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Raising awareness of cancer among black and minority ethnic communities

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by Cancer Research UK | News

7 July 2008

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Sir Trevor Macdonald is calling on Britain’s cancer community to help raise levels of awareness about the disease that cuts a swathe through the country’s Black and Minority Ethnic (BME) communities as much as it hits the rest of the population.

Cancer Research UK is working with other charities to launch Ethnic Minority Cancer Awareness Week (EMCAW) at the House of Commons on Monday (July 7th) where Sir Trevor will highlight some of the specific cancer risks that beset BME communities in the UK.

These include:

  • Black women being more likely to get breast cancer at a younger age and have a more aggressive form of the disease.
  • South Asian people having a higher incidence of mouth cancer.
  • Bangladeshi and Chinese communities having a higher incidence of liver cancer.

At the launch, hosted by MPs Dr Ian Gibson and Sadiq Khan, and attended by TV presenter Konnie Huq, Sir Trevor said: “According to Cancer Research UK half of all cancers could be prevented by changes to lifestyle and it is vital that we get that message across to Britain’s many and varied BME communities.

“Raising awareness about the signs and symptoms of cancer means that the disease is more likely to be caught in the early stages and allow patients the best chance of recovery. Providing information about how to change your lifestyle to reduce your risk of getting cancer is as important as developing new treatments and drugs to combat the disease.”

Black and minority ethnic communities are less likely to recognise signs and symptoms of cancer compared to the general population.

Community leaders also report that barriers exist which can delay members of an ethnic community from accessing available information and cancer services. And this, in turn, may affect diagnosis and survival.

A Cancer Research UK commissioned report has found one of the main problems is poor collection of ethnic data. And this can lead to resources failing to reach those in need. Researchers concluded that official ethnic categories need to change to represent new migration patterns and mixed populations.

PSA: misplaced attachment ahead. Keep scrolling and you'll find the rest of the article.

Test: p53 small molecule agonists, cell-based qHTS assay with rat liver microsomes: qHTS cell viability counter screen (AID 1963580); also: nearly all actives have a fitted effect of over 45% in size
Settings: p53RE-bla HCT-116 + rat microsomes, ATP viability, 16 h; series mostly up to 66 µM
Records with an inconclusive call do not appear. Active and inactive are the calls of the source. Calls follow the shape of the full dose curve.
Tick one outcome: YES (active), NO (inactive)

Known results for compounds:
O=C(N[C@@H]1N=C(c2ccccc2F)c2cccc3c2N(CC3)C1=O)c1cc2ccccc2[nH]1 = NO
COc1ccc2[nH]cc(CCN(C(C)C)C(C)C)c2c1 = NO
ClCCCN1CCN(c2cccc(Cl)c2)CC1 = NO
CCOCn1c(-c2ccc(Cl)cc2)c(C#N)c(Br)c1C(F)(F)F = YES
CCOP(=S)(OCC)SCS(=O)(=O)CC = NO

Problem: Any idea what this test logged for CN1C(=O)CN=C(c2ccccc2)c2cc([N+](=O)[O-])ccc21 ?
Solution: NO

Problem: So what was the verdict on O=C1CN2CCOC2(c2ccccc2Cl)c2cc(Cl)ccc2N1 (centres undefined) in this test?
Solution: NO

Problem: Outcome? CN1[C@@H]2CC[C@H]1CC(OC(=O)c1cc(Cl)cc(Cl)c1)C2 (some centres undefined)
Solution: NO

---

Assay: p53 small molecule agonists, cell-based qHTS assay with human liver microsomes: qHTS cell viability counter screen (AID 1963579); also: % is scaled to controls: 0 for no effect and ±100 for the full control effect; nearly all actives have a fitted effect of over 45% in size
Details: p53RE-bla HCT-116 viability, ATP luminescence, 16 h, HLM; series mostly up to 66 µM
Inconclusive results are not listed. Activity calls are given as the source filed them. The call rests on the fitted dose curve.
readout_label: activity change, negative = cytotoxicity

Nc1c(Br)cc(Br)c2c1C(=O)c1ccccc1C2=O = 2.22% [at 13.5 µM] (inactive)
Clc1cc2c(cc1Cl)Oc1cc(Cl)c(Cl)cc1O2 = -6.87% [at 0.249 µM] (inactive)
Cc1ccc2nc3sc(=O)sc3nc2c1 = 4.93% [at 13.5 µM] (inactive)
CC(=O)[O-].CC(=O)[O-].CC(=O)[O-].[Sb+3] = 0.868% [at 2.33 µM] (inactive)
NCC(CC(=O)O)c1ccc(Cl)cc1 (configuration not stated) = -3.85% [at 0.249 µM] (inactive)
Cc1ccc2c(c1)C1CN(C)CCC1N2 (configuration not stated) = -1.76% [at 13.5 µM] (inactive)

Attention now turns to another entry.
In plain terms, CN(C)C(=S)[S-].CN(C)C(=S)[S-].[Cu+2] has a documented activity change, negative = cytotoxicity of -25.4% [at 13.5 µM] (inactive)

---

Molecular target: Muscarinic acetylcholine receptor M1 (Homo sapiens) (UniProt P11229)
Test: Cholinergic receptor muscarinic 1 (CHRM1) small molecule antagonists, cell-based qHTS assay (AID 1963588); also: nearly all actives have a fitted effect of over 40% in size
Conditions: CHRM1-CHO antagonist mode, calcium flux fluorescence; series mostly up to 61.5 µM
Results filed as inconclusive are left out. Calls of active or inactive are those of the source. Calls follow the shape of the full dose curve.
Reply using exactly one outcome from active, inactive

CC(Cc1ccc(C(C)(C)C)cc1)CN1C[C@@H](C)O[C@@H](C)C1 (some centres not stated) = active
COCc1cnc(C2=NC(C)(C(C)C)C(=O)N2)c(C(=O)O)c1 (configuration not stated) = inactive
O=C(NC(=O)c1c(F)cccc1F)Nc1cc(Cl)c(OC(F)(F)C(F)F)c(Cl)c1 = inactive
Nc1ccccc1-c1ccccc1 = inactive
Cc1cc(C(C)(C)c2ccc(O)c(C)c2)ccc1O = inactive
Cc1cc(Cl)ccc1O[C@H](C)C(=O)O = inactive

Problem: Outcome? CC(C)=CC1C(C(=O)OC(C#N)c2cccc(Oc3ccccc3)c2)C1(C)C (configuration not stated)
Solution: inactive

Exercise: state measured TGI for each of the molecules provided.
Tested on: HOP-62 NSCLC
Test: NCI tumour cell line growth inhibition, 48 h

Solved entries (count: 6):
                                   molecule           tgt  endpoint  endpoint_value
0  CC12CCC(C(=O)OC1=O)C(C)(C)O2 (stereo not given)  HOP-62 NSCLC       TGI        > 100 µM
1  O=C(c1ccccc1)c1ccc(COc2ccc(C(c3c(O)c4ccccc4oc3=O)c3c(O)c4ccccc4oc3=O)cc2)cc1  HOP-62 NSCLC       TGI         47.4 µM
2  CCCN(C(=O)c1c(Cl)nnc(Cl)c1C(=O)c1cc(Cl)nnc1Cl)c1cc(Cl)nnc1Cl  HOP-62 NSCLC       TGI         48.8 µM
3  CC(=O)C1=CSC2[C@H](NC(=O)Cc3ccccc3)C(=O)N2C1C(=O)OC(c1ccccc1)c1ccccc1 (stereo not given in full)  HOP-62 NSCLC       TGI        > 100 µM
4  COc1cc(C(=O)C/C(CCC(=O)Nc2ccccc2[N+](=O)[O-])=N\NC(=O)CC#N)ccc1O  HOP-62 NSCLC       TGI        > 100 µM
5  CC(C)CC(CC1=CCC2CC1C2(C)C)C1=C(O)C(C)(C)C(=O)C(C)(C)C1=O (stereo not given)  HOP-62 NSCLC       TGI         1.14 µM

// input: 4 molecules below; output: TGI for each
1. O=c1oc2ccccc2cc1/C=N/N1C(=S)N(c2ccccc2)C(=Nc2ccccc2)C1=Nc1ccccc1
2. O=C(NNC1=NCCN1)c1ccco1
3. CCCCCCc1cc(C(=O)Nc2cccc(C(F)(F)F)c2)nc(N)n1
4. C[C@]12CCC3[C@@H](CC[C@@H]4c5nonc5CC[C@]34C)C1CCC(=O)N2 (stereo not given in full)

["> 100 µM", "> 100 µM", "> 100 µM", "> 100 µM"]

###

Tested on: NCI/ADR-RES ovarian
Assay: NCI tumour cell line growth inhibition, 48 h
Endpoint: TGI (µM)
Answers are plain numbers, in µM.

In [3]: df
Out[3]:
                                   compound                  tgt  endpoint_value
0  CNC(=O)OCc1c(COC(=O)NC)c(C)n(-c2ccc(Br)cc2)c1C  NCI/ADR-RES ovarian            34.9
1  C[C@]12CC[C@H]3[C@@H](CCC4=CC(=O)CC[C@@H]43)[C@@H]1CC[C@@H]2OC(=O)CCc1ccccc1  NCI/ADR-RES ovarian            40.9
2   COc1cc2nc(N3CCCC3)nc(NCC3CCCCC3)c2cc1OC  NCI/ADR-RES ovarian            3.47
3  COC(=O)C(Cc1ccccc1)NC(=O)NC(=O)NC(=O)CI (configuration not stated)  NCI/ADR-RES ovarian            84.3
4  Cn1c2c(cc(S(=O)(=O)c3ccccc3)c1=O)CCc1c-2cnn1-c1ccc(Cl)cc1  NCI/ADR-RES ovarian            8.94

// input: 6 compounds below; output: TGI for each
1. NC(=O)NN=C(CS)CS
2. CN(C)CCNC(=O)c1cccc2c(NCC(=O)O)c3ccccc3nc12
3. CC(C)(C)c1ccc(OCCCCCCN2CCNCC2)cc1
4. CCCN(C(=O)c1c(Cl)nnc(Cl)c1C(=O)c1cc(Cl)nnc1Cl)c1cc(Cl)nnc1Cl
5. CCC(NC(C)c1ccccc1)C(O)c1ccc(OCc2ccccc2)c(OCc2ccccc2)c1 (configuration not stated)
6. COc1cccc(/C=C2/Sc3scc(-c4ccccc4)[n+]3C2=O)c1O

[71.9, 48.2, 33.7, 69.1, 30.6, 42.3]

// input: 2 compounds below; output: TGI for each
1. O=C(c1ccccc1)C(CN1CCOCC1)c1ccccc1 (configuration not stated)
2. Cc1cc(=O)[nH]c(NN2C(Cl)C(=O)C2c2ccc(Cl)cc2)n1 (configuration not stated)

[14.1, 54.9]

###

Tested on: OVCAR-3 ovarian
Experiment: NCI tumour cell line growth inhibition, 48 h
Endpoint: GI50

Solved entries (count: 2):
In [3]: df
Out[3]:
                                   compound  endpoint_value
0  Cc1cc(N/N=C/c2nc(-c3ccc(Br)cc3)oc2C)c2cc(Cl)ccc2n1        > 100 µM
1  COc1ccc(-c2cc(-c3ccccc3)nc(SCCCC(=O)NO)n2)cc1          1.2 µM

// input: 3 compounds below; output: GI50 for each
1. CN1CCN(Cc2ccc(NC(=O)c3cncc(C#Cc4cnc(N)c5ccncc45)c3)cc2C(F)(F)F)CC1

Professor Janet Dunn, lead investigator of the report and based at the University of Warwick, said: “We carried out a series of black and minority ethnic focus groups as part of the study and found that most participants would be happy to provide details of their ethnic background as long as it was explained this was for health care reasons.

“But professionals reported that they sometimes feel uncomfortable asking for a patient’s ethnicity for fear of giving offence.”

Vanessa Gordon-Dseagu, Cancer Research UK’s health inequalities manager, said: “We hope the community-based events taking place this week will bring greater awareness of cancer to people who need to access information and cancer services.”

The alliance is also encouraging people from ethnic minority communities to take a more active role in reducing their risk of developing cancer by signing a statement pledging that they will:

  • Know what is normal for their body and see their doctor if they notice any changes.
  • Take part in the national cancer screening services available to them.
  • Find out about the national screening services they are entitled to and the things they can do to reduce their own risk of developing cancer.

Other charities taking part in the awareness week with Cancer Research UK include Cancer Equality, The Afiya Trust, the African Carribean Leukaemia Trust, Breast Cancer Care, Beating Bowel Cancer, Macmillan Cancer Support, Help the Hospices, Marie Curie Cancer Care and the Prostate Cancer Charity.


For media enquiries please contact the Cancer Research UK press office on 020 7061 8300, or the out of hours’ duty press officer on 07050 264059.